How to introduce a
10 Step Guide
How to introduce a loyalty program that all your stakeholders will love
The past months have shown: companies that have a Loyalty Program are in a better position to communicate directly with their customers, even in times of closed stores.
But even before the pandemic hit and shut down the direct connection between customer and brand, 8 in 10 CEOs thought of a Loyalty Program being on top of their to do list.
Why is that and how hard is it really to introduce one? Let’s look deeper.
First of all, knowing the customer and acting upon their needs has been key in retail for decades. A personalized way of offering goods and services at the right time and the right place, with the resources being allocated in an optimized way is what should be achieved.
With technology evolving, this has become easier to achieve on a bigger scale but also harder at the same time. Companies dwell in a lot of data, from online customer behavior to purchase data.
You might think that introducing a Loyalty or Rewards Program will just be another way of making your customers purchase yet another time.
But really it is only one of the reasons why a customer will engage with your brand on a deeper level.
To build strong customer relationships, like in all relationships, a deeper level of understanding and acting upon these insights is necessary.
This way you will not just push another coupon at the end of the year, but truly build a customer base and increase customer lifetime value by understanding the customer lifecycle. This is where a strong Loyalty Program will not only support the next sale, but help you collect the right data, and act upon it.
If you are a marketer, think of a Loyalty Program being your biggest campaign. The campaign will be running for years, reaching your most valuable customers. If you are unsure, how to introduce a Loyalty Program and what it takes, follow these 10 steps to launch it near time.
Structure always follows strategy, therefore, your Loyalty Program should follow a clear strategy and mission. If you are unsure what this mission should sound like, check your company’s vision and mission and tie into that. As a Loyalty Program will be very brand building, building on top of your company’s vision and mission will support it.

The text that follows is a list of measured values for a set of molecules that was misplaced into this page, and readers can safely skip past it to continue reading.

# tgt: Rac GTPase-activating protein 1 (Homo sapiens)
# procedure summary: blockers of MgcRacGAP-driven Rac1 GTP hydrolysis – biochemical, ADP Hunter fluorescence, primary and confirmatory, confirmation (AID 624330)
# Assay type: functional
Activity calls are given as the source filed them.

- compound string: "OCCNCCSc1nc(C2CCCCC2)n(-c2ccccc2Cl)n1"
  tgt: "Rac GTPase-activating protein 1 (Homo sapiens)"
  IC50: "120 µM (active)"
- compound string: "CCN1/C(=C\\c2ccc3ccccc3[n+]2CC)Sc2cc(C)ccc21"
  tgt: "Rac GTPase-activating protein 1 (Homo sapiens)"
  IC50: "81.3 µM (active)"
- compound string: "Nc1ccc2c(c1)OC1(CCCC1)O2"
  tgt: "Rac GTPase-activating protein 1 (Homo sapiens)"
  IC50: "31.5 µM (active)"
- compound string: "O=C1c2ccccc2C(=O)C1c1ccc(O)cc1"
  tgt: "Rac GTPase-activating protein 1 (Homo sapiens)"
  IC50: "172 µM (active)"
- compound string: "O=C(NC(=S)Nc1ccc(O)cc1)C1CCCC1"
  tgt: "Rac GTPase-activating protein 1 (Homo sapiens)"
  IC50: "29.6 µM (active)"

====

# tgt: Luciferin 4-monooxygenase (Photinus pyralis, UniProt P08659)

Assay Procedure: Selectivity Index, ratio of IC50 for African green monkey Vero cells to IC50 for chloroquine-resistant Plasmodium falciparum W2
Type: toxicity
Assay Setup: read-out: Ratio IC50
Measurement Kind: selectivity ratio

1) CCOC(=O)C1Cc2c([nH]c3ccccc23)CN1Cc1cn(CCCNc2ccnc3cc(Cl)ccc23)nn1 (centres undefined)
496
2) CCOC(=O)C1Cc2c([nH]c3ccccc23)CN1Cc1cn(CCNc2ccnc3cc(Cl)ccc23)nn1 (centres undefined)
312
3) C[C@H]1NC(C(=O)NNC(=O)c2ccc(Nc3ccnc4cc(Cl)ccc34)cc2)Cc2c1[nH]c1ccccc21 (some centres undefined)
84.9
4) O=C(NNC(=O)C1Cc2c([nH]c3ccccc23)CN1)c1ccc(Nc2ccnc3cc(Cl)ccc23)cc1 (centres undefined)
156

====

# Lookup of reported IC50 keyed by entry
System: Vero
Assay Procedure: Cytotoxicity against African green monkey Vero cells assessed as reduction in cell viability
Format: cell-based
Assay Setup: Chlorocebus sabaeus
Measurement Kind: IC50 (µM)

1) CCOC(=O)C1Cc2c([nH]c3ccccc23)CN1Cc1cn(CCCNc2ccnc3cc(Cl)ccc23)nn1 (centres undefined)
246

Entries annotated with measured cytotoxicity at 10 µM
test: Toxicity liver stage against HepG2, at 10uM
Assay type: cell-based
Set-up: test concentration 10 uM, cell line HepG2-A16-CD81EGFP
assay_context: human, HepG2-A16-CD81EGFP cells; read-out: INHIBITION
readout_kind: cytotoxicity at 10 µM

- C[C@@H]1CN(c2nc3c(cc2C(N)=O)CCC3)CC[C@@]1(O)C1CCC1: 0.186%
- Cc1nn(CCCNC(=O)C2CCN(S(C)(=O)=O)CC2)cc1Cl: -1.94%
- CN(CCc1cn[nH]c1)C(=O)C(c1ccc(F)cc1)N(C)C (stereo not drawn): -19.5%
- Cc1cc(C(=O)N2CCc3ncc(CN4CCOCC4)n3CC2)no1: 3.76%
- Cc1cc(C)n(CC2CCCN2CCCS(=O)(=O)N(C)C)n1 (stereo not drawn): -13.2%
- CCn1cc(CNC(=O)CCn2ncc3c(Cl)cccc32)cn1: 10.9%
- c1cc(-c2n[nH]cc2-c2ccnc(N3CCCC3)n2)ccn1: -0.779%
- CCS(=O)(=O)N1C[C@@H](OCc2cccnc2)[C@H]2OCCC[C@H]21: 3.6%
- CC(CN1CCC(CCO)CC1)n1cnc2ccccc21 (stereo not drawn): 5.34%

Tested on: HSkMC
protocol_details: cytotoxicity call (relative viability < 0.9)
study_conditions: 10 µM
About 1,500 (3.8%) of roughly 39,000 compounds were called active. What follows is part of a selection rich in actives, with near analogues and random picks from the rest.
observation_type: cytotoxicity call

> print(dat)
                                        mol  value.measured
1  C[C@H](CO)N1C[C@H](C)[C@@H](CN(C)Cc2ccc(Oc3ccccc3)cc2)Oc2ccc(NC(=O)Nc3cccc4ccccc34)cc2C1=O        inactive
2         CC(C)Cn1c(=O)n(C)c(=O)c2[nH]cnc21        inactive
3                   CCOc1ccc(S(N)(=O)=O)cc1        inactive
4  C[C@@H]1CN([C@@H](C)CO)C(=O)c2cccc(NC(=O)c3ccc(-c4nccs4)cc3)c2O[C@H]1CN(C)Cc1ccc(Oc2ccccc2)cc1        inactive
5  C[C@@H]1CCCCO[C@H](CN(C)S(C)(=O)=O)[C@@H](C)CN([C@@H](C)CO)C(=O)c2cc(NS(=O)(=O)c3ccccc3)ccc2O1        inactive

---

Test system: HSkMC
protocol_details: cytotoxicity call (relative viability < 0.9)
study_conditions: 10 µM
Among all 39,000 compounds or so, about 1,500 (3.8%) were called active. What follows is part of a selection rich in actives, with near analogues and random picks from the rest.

Nothing will kill the success of any endeavour quicker than not being able to show results. Setting the right and clear goals will help you and your team stay focused, but also it will help to show results with your company and towards all stakeholders.
Goals may be: Gathering customer addresses to start a conversation in the long run (Enrollment quota), Identify more transactions in store and online, to close the gap between online and offline, or it might just be the net promoter score to drive your marketing awareness around sustainability.
Focus on 2 main goals, make them numbers and work towards them.
Yes, your stakeholders may be your management, owners or your boss, but a Loyalty Program will only succeed if all stakeholders are on board. This may be staff in stores who will have to onboard customers – if they don’t like and support the approach, your program will fail. It may be the customer service department, that will now have to deal with additional enquiries. Get their feedback: it is valuable and in that way, their buy in as well.